In order to be able to use the same readout boards on all tension-plates, the physical size and the pin-out of the readout boards was optimised to be 16.5x19mm with 9 pins along each long-side and 2 along the short-side, making a total of 22 pins. Because of their size, the ASDBLR-card and the DTMROC-card are commonly referred to as stamp-cards. This means that the readout chips cannot be packaged but have to be naked chips: the readout boards are made in chip-on-board technology (COB), also known as multichip modules on laminate (MCM-L).

Because of the sensitivity of the ASDBLR-inputs, the digital readout chip was placed on a different COB and the two boards are mounted one on top of the other in a piggy-back fashion. The outputs from the ASDBLR are in the form of ternary differential current and are routed through a connector to the DTMROC-inputs. The connector which combines the 2 boards has to be as small as possible and still have room for the 44 needed pins. Two Samtec FTM/CLM-111 connector with 1 mm pitch are used.

Single ASTRAL solution

The next logical step to simplify design and increase speed as well as reducing cost is a readout solution with only one daughter-board with a chip that combines the functionality of the ASDBLR-chip and the DTMROC, an ASDDTM-chip. The modularity of this chip will preliminarily be 8 channels, so 2 chips on each daughter-board will be necessary in order to maintain compatibility with the current design. Since this is the most probable solution in the next version, all connections on the current piggy-back version have been chosen to work for both types of boards. If a 16-channel ASTRAL chip is available, the board lay-out will be simpler.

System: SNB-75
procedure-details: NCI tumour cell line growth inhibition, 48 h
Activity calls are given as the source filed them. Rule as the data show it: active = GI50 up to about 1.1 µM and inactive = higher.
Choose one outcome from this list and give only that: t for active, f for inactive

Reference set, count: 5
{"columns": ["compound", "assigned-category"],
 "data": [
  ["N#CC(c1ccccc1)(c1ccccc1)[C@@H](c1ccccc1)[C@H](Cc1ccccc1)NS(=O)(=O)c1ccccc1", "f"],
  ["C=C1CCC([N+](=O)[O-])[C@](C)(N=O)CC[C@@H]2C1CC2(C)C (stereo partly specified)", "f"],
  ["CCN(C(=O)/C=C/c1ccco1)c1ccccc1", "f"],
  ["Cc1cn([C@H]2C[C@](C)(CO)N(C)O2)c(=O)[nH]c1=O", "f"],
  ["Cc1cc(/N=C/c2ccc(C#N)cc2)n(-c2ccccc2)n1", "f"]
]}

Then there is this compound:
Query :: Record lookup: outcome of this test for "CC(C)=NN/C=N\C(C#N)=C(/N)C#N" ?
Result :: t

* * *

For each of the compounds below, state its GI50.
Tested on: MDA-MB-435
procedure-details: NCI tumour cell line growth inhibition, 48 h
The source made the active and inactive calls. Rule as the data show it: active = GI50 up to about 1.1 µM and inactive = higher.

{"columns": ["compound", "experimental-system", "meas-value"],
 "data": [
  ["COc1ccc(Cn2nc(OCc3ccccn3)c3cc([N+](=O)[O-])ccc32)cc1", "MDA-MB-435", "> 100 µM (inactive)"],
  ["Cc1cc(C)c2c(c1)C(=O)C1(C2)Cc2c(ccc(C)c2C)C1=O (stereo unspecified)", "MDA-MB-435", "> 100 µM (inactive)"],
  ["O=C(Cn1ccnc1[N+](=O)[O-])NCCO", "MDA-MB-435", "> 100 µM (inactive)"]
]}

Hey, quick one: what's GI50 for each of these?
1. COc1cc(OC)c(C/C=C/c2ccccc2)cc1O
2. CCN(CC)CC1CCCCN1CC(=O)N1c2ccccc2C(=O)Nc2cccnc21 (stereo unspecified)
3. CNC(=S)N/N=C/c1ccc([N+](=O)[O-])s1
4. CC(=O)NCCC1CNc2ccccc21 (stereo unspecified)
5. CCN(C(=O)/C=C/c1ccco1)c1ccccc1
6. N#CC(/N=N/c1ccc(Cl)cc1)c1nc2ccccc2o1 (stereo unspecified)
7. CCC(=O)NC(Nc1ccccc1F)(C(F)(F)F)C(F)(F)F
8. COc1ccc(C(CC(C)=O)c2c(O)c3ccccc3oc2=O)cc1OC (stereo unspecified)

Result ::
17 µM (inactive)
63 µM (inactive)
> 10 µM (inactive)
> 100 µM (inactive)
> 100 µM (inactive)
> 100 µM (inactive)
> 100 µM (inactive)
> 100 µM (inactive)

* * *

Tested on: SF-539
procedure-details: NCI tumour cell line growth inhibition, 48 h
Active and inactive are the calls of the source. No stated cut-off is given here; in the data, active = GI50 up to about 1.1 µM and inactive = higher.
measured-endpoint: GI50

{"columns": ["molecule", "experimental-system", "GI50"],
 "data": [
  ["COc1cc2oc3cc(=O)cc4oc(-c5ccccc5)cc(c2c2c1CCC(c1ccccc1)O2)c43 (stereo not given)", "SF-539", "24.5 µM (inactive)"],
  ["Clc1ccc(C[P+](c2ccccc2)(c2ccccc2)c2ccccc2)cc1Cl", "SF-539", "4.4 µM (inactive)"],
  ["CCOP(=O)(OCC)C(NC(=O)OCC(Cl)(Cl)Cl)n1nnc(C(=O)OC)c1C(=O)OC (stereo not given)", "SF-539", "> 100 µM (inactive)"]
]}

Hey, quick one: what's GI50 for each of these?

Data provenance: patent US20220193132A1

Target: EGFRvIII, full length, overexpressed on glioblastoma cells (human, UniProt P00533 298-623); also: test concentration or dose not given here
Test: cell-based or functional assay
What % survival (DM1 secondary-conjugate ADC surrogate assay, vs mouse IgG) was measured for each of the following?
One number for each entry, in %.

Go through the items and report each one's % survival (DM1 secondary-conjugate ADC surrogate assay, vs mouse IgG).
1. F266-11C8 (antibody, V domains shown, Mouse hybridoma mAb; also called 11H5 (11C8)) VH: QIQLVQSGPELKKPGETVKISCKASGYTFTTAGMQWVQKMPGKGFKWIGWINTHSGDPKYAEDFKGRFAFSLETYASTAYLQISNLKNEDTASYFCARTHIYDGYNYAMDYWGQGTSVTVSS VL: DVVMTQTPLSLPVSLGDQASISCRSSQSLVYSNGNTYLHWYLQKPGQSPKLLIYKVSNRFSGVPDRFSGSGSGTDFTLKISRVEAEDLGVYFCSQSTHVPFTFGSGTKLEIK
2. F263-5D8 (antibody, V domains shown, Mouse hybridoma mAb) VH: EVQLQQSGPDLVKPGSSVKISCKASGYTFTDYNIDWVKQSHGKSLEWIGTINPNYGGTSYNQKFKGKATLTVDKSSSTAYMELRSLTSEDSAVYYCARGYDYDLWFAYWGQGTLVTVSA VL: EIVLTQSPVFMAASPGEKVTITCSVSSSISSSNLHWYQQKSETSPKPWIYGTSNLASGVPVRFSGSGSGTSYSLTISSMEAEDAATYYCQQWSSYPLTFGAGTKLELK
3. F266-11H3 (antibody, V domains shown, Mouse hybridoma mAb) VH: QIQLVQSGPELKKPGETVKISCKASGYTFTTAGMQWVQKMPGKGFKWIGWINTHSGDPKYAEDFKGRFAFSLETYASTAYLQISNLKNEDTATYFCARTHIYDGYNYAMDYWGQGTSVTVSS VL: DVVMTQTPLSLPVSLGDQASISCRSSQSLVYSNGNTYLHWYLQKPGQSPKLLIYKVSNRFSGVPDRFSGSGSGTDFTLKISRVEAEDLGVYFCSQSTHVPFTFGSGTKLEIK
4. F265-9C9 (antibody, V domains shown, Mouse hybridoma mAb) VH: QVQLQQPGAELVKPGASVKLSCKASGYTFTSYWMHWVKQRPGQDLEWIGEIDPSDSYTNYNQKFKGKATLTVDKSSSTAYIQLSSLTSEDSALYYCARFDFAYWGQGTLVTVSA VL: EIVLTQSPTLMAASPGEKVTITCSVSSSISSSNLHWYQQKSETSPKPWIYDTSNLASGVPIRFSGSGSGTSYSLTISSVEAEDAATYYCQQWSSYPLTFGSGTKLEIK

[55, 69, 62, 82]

This type of board will not be produced until the ASDBLR/DTMROC-version has been fully debugged and tested in the beam.

The current version of the Barrel front-end electronics consists of four different modules:
Inner Tension-plate, signal side A Tension-plate connecting to the actual barrel-chamber straw and distributing the signals.
ASDBLR daughter board Daughter-board containing 2 ASDBLR-chips and receiving 16 straws.
DTMROC daughter board Daughter-board containing 1 DTMROC-chip which receives the signals from the ASDBLR and distributes them to the Roof.
Roof-board Roof-board, which collects the signals from the DTMROCs and distributes power, control and read-out signals from Local Logic.
All of these boards are mounted together in a sandwich construction with straws in on one end and Local Logic connectors on the other.

©1997 Particle Physics Department, Lund University
Comments to: Lund Electronics group,